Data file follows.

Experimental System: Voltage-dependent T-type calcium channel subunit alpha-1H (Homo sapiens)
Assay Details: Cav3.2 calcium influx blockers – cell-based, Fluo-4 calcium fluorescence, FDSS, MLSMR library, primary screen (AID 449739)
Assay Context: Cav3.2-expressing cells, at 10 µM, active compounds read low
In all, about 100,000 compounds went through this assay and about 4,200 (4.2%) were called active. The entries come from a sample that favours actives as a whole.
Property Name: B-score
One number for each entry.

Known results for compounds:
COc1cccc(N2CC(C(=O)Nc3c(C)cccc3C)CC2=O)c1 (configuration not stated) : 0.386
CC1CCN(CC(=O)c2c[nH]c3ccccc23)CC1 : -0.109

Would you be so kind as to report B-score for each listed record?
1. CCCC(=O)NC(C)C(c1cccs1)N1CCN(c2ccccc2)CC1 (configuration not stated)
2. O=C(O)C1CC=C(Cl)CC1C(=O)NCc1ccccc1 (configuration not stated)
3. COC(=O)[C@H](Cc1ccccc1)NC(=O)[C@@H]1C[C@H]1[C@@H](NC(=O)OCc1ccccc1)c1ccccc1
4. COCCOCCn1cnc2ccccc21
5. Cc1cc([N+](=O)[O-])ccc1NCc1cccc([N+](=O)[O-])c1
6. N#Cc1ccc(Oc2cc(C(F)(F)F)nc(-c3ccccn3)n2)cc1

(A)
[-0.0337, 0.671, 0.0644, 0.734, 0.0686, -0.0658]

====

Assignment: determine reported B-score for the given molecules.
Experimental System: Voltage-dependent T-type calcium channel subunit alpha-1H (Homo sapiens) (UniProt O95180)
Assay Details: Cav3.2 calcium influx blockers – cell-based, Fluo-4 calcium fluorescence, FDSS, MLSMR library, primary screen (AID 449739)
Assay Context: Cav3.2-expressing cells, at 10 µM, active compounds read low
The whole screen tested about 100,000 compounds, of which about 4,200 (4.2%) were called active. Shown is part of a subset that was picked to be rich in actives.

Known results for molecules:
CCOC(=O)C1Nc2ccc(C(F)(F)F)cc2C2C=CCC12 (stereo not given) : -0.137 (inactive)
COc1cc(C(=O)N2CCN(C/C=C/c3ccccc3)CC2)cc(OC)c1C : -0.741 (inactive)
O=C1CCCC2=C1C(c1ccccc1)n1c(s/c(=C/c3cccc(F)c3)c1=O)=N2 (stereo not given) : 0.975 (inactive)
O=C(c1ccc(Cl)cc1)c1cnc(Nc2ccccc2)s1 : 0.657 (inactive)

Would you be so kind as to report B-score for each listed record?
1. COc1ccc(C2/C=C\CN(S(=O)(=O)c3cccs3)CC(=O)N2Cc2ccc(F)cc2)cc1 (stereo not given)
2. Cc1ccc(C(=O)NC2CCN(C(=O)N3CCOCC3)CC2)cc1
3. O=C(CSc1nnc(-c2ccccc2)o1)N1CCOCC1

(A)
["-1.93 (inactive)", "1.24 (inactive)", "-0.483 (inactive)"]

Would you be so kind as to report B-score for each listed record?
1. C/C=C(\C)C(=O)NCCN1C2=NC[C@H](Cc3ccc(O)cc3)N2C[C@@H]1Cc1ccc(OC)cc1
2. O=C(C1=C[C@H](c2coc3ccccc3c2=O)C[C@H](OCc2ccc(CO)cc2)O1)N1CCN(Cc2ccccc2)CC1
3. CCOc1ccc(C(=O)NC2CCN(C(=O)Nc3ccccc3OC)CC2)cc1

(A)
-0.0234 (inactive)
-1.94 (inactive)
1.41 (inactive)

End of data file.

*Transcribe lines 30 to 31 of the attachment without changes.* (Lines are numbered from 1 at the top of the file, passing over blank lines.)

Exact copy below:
Would you be so kind as to report B-score for each listed record?
1. COc1ccc(C2/C=C\CN(S(=O)(=O)c3cccs3)CC(=O)N2Cc2ccc(F)cc2)cc1 (stereo not given)